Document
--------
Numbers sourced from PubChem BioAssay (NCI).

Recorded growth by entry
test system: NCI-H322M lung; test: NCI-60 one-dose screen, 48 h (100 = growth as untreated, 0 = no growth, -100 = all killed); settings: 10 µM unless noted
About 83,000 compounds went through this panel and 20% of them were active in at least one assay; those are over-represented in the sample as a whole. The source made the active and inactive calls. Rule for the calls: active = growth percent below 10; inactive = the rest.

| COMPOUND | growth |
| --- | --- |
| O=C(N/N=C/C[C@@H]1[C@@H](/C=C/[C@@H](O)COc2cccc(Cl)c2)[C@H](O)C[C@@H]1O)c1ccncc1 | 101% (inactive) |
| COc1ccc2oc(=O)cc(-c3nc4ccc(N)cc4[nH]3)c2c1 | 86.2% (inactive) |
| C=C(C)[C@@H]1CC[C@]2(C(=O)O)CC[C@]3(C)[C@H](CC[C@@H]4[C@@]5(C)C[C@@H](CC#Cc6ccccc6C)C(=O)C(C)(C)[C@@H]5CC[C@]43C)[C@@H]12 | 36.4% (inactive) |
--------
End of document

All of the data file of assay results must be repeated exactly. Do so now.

Numbers sourced from PubChem BioAssay (NCI).

Recorded growth by entry
test system: NCI-H322M lung; test: NCI-60 one-dose screen, 48 h (100 = growth as untreated, 0 = no growth, -100 = all killed); settings: 10 µM unless noted
About 83,000 compounds went through this panel and 20% of them were active in at least one assay; those are over-represented in the sample as a whole. The source made the active and inactive calls. Rule for the calls: active = growth percent below 10; inactive = the rest.

| COMPOUND | growth |
| --- | --- |
| O=C(N/N=C/C[C@@H]1[C@@H](/C=C/[C@@H](O)COc2cccc(Cl)c2)[C@H](O)C[C@@H]1O)c1ccncc1 | 101% (inactive) |
| COc1ccc2oc(=O)cc(-c3nc4ccc(N)cc4[nH]3)c2c1 | 86.2% (inactive) |
| C=C(C)[C@@H]1CC[C@]2(C(=O)O)CC[C@]3(C)[C@H](CC[C@@H]4[C@@]5(C)C[C@@H](CC#Cc6ccccc6C)C(=O)C(C)(C)[C@@H]5CC[C@]43C)[C@@H]12 | 36.4% (inactive) |